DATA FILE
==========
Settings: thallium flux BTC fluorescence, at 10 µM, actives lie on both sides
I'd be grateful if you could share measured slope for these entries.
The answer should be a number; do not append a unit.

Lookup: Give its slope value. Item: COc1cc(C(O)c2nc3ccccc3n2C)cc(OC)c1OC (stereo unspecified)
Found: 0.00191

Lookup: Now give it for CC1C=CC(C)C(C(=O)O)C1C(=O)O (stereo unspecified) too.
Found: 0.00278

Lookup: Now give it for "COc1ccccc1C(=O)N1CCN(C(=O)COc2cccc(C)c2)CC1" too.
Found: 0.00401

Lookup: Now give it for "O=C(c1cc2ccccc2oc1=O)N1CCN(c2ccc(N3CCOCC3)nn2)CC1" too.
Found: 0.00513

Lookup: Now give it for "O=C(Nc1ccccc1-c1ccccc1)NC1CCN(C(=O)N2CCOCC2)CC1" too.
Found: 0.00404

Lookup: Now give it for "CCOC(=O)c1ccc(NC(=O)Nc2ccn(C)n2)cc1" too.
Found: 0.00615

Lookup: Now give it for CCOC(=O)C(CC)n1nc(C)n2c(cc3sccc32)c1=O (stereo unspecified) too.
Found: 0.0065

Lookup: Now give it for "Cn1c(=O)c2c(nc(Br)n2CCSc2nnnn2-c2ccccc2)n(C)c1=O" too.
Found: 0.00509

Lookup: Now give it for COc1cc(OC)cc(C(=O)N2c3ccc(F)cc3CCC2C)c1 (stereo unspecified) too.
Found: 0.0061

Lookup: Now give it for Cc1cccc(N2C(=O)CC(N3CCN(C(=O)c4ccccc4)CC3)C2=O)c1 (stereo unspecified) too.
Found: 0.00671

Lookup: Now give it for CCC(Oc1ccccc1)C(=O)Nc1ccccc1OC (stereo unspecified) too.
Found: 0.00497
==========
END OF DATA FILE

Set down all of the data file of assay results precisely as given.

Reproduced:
Settings: thallium flux BTC fluorescence, at 10 µM, actives lie on both sides
I'd be grateful if you could share measured slope for these entries.
The answer should be a number; do not append a unit.

Lookup: Give its slope value. Item: COc1cc(C(O)c2nc3ccccc3n2C)cc(OC)c1OC (stereo unspecified)
Found: 0.00191

Lookup: Now give it for CC1C=CC(C)C(C(=O)O)C1C(=O)O (stereo unspecified) too.
Found: 0.00278

Lookup: Now give it for "COc1ccccc1C(=O)N1CCN(C(=O)COc2cccc(C)c2)CC1" too.
Found: 0.00401

Lookup: Now give it for "O=C(c1cc2ccccc2oc1=O)N1CCN(c2ccc(N3CCOCC3)nn2)CC1" too.
Found: 0.00513

Lookup: Now give it for "O=C(Nc1ccccc1-c1ccccc1)NC1CCN(C(=O)N2CCOCC2)CC1" too.
Found: 0.00404

Lookup: Now give it for "CCOC(=O)c1ccc(NC(=O)Nc2ccn(C)n2)cc1" too.
Found: 0.00615

Lookup: Now give it for CCOC(=O)C(CC)n1nc(C)n2c(cc3sccc32)c1=O (stereo unspecified) too.
Found: 0.0065

Lookup: Now give it for "Cn1c(=O)c2c(nc(Br)n2CCSc2nnnn2-c2ccccc2)n(C)c1=O" too.
Found: 0.00509

Lookup: Now give it for COc1cc(OC)cc(C(=O)N2c3ccc(F)cc3CCC2C)c1 (stereo unspecified) too.
Found: 0.0061

Lookup: Now give it for Cc1cccc(N2C(=O)CC(N3CCN(C(=O)c4ccccc4)CC3)C2=O)c1 (stereo unspecified) too.
Found: 0.00671

Lookup: Now give it for CCC(Oc1ccccc1)C(=O)Nc1ccccc1OC (stereo unspecified) too.
Found: 0.00497